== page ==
The opinion of the court was delivered by: SAROKIN
Despite the advances in science and technology, certain products thought to be safe have proved to be dangerous, and in some instances, deadly. The effects may not be known until years and even generations later. Many such products were placed in the stream of commerce in the honest belief that they were safe. Their sale frequently, but not always, followed careful research and development.
As a result, the concept of strict liability has arisen. It is predicated upon a rational allocation of the risk. As between the producer and the innocent consumer, the producer, even if careful and cautious, has been required to bear the losses sustained. Implicit in its sale of a product in the marketplace is the assurance that it is safe to use. If that assurance proves to be wrong and the consumer has been injured, absent an adequate warning, the manufacturer of the dangerous or defective product is held responsible.
Industry, in recognition of the obligation imposed upon it, has sought means to protect itself against such claims and invariably has relied upon insurance. With the growth of claims that have taken years to manifest themselves and the size of the class of potential claimants, many insurance companies faced with such claims have run for cover rather than coverage. The small print suddenly has been magnified, and insurance companies can be seen scurrying about the courts of this country in search of ways to avoid honoring their policies. That is not to say that all efforts at avoidance are without merit, but there is a direct relationship between the potential size of the claims and the inventiveness of the carriers in denying coverage.
The court recognizes the potential financial devastation faced by many insurance companies if required to provide coverage for these long, undetected, festering injuries. However, neither the number of claims nor their total value is a valid consideration in determining the existence of coverage. Indeed, in the case of insurance companies, as compared to those that they insure, this is the very risk which they undertook. It is the foundation and justification for their existence. The presumption should be in support of coverage, rather than its rejection. How the insurance carriers deal with these mass claims is a valid test of the integrity of the insurance industry.
This action is based on a series of comprehensive general liability (hereinafter "CGL") insurance policies issued to Sandoz by the defendants, Employer's Liability Assurance Corporation, Employer's Commercial Union Insurance Company and Hartford Accident & Indemnity Company, over a period of more than twelve years. Plaintiff, a Delaware corporation with its principal place of business in East Hanover, New Jersey, was known prior to July 1, 1974 as Sandoz-Wander, Inc. Sandoz is engaged in the manufacture and sale of pharmaceutical products, including the prescription drugs Mellaril and Sansert.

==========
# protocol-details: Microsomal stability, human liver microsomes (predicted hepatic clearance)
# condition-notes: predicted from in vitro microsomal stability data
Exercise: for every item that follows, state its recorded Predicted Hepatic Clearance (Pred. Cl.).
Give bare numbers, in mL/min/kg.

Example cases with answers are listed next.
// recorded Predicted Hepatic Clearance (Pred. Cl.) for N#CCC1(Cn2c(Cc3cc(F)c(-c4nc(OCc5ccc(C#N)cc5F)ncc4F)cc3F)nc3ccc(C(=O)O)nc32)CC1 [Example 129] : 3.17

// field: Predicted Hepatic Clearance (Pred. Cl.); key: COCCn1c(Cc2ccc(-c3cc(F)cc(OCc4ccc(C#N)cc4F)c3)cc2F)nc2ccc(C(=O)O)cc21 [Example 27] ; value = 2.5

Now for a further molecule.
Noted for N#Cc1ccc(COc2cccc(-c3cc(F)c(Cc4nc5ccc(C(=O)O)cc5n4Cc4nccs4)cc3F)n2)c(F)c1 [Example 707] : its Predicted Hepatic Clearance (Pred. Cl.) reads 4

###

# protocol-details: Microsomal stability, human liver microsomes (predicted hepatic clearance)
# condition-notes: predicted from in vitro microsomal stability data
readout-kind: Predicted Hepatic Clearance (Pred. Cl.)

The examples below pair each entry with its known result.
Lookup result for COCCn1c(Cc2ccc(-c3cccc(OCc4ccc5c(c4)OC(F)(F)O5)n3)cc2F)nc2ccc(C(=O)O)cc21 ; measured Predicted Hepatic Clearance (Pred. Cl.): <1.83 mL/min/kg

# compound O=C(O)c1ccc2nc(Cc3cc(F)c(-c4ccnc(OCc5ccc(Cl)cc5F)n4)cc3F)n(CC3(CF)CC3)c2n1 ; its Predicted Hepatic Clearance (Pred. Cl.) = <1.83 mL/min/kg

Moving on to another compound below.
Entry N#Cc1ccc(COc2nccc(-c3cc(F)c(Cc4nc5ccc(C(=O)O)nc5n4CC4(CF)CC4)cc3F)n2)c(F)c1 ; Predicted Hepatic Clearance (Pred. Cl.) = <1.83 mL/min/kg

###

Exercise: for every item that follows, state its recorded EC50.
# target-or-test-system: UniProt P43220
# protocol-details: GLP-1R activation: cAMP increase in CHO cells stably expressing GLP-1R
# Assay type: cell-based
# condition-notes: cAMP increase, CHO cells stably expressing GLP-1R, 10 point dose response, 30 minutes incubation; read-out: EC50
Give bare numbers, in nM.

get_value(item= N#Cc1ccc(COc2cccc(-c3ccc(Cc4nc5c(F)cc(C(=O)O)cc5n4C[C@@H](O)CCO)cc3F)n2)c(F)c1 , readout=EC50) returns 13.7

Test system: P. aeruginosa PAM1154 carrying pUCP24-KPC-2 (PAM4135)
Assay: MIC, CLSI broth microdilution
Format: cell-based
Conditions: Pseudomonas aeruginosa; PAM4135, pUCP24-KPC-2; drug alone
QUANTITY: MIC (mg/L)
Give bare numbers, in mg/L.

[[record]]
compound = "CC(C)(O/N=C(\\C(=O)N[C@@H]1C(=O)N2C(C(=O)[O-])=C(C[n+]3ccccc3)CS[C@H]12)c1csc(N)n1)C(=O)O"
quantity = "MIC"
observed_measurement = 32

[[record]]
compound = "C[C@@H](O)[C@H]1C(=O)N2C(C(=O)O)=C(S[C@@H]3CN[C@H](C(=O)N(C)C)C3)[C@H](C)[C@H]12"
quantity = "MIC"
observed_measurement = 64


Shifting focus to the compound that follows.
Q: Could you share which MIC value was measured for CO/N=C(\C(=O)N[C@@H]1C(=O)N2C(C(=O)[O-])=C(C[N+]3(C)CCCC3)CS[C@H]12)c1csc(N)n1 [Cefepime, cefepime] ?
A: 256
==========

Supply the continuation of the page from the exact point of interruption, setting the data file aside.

Defendant, Employer's Liability Assurance Corporation, was an insurance company incorporated in the State of Massachusetts whose principal place of business was located in Boston, Massachusetts. After first changing its name to ELAC Insurance Company, Ltd. it later merged with Employer's Commercial Union Insurance Company (hereinafter "Commercial Union"), also a Massachusetts insurance company with its principal place of business in Boston.
Defendant Hartford Accident & Indemnity Company is an insurance company incorporated in the State of Connecticut whose principal place of business is located in Hartford, Connecticut.
From January 1, 1963 through March 23, 1975 Sandoz obtained successive policies of insurance providing product liability coverage. These policies were issued by Commercial Union for periods extending from January 1, 1963 through January 1, 1973 and by Hartford for periods extending from January 1, 1973 through March 23, 1975. Thereafter plaintiff had no insurance which would compensate it for the damages sought in this action. Otherwise virtually identical with the Commercial Union policies, the Hartford policies had a $50,000.00 deductible only as to the drug Sansert.
Each of these policies was of the standard CGL type. The coverage language in these policies was very similar and stated typically:
The company will pay on behalf of the insured all sums which the insured shall become legally obligated to pay as damages because of bodily injury . . . to which this insurance applies, caused by an occurrence . . .